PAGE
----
But with Washington unwilling to contribute troops, most analysts in the United States believe it unlikely that the United Nations or even NATO, which is already struggling to meet its current commitments in Afghanistan, could put together an operation that can do much more than what the existing, largely ineffective UN monitoring force (UNIFIL) already does, particularly if a still alive-and-kicking Hezbollah opposes its deployment.
“Another and larger UNIFIL, which would do nothing effective against Hezbollah while freezing the Israeli Army in its tracks, would be much worse than useless,” Luttwak opined.
In that context, the only power capable of curbing Hezbollah, if only by slowing or stopping the transit of equipment from Iran that it needs to sustain itself as a fighting force, is Syria. Indeed, as pointed out by Luttwak, Damascus, as Hezbollah’s main ally in Lebanon until it was forced to withdraw its 30,000 troops under international pressure last year, is likely to be the only power capable of persuading Hezbollah to disarm and “follow the political path.”
Even before Rice set out for the region, the administration appears to have understood Syria’s pivotal position in bringing the current crisis to an end. But what it has clearly been unable to decide is how best to get Damascus to cooperate.
Some believe that only sticks-and particularly harsh ones-will work.
Hardline neoconservatives, such as former Defense Policy Board Chairman Richard Perle and his colleagues at the American Enterprise Institute, have called for Washington to encourage Israel to carry its war against Hezbollah into Syria-presumably to persuade it to cut off Hezbollah and even, if possible, to realize a long-held dream of theirs-overthrowing Assad’s Ba’athist regime.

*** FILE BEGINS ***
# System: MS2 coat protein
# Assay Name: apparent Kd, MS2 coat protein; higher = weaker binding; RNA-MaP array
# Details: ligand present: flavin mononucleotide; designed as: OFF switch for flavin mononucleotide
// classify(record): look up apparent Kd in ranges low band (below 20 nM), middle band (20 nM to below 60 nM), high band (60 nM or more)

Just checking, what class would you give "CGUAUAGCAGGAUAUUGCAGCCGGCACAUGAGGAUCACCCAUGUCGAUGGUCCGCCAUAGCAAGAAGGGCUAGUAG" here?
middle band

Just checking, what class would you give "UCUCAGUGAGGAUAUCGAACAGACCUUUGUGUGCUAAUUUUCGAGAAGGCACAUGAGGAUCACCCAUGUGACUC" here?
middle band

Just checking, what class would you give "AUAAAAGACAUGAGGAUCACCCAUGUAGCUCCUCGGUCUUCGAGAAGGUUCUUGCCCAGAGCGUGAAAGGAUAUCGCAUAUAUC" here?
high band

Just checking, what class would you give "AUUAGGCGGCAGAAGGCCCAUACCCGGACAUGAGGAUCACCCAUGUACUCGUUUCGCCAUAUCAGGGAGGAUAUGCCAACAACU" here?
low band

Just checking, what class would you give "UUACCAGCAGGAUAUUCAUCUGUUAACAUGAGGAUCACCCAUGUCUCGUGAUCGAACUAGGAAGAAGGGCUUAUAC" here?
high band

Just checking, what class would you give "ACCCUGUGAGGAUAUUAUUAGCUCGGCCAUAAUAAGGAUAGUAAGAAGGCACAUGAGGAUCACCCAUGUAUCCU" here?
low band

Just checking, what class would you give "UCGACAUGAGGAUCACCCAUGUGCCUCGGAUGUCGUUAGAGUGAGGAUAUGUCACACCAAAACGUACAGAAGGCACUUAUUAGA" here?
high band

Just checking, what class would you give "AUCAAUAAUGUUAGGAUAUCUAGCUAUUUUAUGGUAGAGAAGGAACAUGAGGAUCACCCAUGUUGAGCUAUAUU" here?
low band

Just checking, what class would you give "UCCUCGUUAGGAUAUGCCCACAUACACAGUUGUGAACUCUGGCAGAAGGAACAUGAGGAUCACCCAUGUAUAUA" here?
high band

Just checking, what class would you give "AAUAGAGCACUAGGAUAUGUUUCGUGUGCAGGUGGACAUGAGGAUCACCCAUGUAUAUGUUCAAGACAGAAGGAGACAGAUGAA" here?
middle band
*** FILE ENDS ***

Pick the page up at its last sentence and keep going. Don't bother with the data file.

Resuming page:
But that option appears to have been firmly rejected by Olmert, who like many others in Israel’s policy elite, concluded some time ago that Assad was preferable to anyone that might replace him, particularly in light of what has happened in Iraq since the United States ousted Saddam Hussein.
“Any political vacuum would almost surely be filled by the same sort of extreme Islamists now embittering the lives of Iraqis,” according to Aiman Mansour, an analyst at Israel’s Jaffee Centre for Strategic Studies.
Others argue that Syria is in such a strong bargaining position that only carrots, and very big carrots at that, can induce its cooperation. This indeed was the message presented to Bush and Rice by Saudi Foreign Minister Saud Al Faisal at a White House meeting July 22, in which he argued that weaning Syria from its alliance with Iran and Hezbollah was critical to any regional effort-one that already includes U.S. allies Jordan and Egypt-to contain a far more dangerous Iran.
In this view, Washington made a major error last year in insisting, against the advice of the Sunni Arab states, on a precipitous withdrawal of Syrian troops from Lebanon and on Damascus’s diplomatic isolation. A number of commentators, including New York Times columnist Thomas Friedman, who strongly supported Lebanon’s “Cedar Revolution” now argue that Damascus must be recruited for the escalating confrontation with Iran.
“To me, the big strategic chess move is to try to split Syria off from Iran, and bring Damascus back into the Sunni Arab fold. That is the game-changer,” wrote Friedman last week. “What would be the Syrian price? I don’t know, but I sure think it would be worth finding out.”
Luttwak, who has long viewed Iran as the greatest threat faced by Israel and the United States, believes the price will be steep-including, of course, “recognition of Syrian suzerainty over Lebanon” and thus a major rollback of the Cedar Revolution-but worth it for the sake of Washington’s regional strategy. It may be “tremendously embarrassing” to the administration to agree to such a price, but there is little alternative, he noted.
Jim Lobe is the Washington, DC, bureau chief of the Inter Press Service and a Right Web contributing writer.